Descendant of Tipu Sultan, Princess Noor to be face of London’s currency

London: Indian-origin British spy during the World War 2, Noor Inayath Khan is among the top 50 likely to be figured on a £50 note which is yet to be issued by the Bank of England.

Other contenders apart from Noor include former prime ministers Margaret Thatcher and Clement Atlee, scientist Stephen Hawking, HT reports.

Noor Inayat Khan (1914-1944), worked for the Special Operations Executive (SOE) in France and was betrayed to the Germans and executed in Dachau.
According to the bank rules, no living figures apart from Queen Elizabeth can figure on the currency notes.

The bank of England will soon seek nominations from the public shortly.

So far, no members of ethnic minority group or non-white members has figured on the currency notes.

Tom Tugendhat, chairman of foreign affairs committee of Parliament and Baroness Sayeeda Warsi are supporting Inayath Khan.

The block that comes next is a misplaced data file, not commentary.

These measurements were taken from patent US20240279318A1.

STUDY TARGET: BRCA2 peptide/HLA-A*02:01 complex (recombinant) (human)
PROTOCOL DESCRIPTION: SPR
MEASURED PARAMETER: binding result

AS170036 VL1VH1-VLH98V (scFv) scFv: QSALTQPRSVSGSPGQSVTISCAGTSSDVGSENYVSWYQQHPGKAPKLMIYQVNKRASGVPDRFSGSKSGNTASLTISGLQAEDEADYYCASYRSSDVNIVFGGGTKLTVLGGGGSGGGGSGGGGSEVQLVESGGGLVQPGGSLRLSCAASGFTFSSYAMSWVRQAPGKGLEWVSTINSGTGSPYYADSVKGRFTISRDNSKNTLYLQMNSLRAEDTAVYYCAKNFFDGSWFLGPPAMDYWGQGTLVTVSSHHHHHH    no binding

Tariq Ahmad, a minister in the Foreign Office, tweeted: “Honour to lend support to a great campaign…to recognise a brave British Muslim woman — Noor Inayat Khan as the face of £50 note — she served our nation with courage against Nazi tyranny.”

While Tugendhat said: “The new £50 could have anyone on it, I’m backing Noor Inayat Khan. She volunteered for SOE, served bravely as an agent in occupied Europe, was eventually captured and murdered. A Muslim, a woman, a hero of WW2. This would celebrate her courage and all SOE.”

Noor Inayat Khan was born in Moscow. Her father, Inayat Khan, was a descendant of the Tipu Sultan family and lived in Europe as a musician and teacher of Sufism.

Noor’s mother, Pirani Ameena Begum, was an American who had met her father while traveling in the US.

Journalist-author Shrabani Basu penned down Ms Khan’s in 2008 with the title name Spy Princess: The Life of Noor Inayat Khan.

Noor’s statue was unveiled by Princess Anne at Gordon Square Gardens in November 2012.